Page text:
Experimental investigation of initial and subsequent yield surfaces for laminated metal matrix composites

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The aim of this work is to construct yield surfaces to describe initial yielding and characterize hardening behavior of a highly anisotropic material. A methodology for constructing yield surfaces for isotropic materials using axial-torsion loading is extended to highly anisotropic materials. The technique uses a sensitive definition of yielding based on permanent strain rather than offset strain, and enables multiple yield points and multiple yield surfaces to be conducted on a single specimen. A target value of 20 × 10-6 is used for Al2O3 fiber reinforced aluminum laminates having a fiber volume fraction of 0.55. Sixteen radial probes are used to define the yield locus in the axial-shear stress plane. Initial yield surfaces for [04], [904], and [0/90]2 fibrous aluminum laminates are well described by ellipses in the axial-shear stress plane having aspect ratios of 10, 2.5, and 3.3, respectively. For reference, the aspect ratio of the Mises ellipse for an isotropic material is 1.73. Initial yield surfaces do not have a tension-compression asymmetry. Four overload profiles (plus, ex, hourglass, and zee) are applied to characterize hardening of a [0/90] 2 laminate by constructing 30 subsequent yield surfaces. Parameters to describe the center and axes of an ellipse are regressed to the yield points. The results clearly indicate that kinematic hardening dominates so that material state evolution can be described by tracking the center of the yield locus. For a nonproportional overload of (σ, τ) = (500, 70) MPa, the center of the yield locus translated to (σ, τ) = (430, 37) MPa and the ellipse major axis was only 110 MPa.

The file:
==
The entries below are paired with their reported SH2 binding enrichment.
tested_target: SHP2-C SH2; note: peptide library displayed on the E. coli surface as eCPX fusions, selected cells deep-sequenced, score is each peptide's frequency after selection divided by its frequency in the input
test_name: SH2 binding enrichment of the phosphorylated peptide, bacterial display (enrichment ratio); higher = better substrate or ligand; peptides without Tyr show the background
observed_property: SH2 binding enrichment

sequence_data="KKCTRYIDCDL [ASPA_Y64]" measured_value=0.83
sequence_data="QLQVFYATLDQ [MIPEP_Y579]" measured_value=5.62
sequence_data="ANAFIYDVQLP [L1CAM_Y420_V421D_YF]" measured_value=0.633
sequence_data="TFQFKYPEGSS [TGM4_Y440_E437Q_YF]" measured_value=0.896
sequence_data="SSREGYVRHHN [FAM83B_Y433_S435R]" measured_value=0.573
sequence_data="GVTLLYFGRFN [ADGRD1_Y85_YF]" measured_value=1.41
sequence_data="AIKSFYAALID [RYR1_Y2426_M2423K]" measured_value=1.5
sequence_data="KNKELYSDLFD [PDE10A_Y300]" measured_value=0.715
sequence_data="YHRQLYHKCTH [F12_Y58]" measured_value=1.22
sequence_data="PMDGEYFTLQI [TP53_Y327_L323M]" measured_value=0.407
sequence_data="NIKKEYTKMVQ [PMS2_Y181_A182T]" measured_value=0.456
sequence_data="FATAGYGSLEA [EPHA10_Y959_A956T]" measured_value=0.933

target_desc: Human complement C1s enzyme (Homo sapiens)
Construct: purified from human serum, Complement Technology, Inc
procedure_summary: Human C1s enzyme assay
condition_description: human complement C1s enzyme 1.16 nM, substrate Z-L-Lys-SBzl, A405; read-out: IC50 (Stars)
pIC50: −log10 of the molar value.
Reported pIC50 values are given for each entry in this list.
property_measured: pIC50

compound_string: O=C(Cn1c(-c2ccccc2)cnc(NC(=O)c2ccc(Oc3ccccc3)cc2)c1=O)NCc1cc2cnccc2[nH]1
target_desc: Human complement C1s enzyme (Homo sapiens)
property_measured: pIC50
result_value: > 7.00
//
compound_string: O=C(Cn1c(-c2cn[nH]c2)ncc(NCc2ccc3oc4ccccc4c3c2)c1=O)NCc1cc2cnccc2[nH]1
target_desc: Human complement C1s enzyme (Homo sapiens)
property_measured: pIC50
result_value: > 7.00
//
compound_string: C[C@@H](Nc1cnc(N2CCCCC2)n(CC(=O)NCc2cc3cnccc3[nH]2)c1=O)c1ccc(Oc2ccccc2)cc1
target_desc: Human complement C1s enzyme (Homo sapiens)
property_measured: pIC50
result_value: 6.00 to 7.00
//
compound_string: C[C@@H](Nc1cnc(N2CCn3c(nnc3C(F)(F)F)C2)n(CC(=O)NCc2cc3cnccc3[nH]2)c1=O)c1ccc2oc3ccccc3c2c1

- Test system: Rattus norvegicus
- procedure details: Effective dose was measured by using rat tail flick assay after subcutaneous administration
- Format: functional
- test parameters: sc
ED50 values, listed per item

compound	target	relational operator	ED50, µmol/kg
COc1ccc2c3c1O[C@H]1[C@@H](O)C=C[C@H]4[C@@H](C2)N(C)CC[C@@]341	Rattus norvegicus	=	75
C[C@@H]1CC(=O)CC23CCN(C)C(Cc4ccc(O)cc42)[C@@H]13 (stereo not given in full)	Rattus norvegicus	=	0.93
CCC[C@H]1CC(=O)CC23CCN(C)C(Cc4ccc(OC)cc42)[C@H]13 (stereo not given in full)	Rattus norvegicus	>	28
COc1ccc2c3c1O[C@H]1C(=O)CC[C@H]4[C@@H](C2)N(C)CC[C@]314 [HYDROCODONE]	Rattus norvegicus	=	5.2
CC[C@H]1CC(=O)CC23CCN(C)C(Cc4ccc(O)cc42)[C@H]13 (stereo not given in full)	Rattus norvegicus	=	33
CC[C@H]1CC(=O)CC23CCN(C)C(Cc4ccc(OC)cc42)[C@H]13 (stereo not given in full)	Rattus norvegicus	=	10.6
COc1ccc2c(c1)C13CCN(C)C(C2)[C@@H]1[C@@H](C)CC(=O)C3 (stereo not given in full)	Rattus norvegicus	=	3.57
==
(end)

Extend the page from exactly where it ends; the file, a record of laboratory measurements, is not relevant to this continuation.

Original languageEnglish (US)
Pages (from-to)1606-1628
Number of pages23
JournalInternational journal of plasticity
Issue number11
StatePublished - Nov 2010

All Science Journal Classification (ASJC) codes

  • Materials Science(all)
  • Mechanics of Materials
  • Mechanical Engineering


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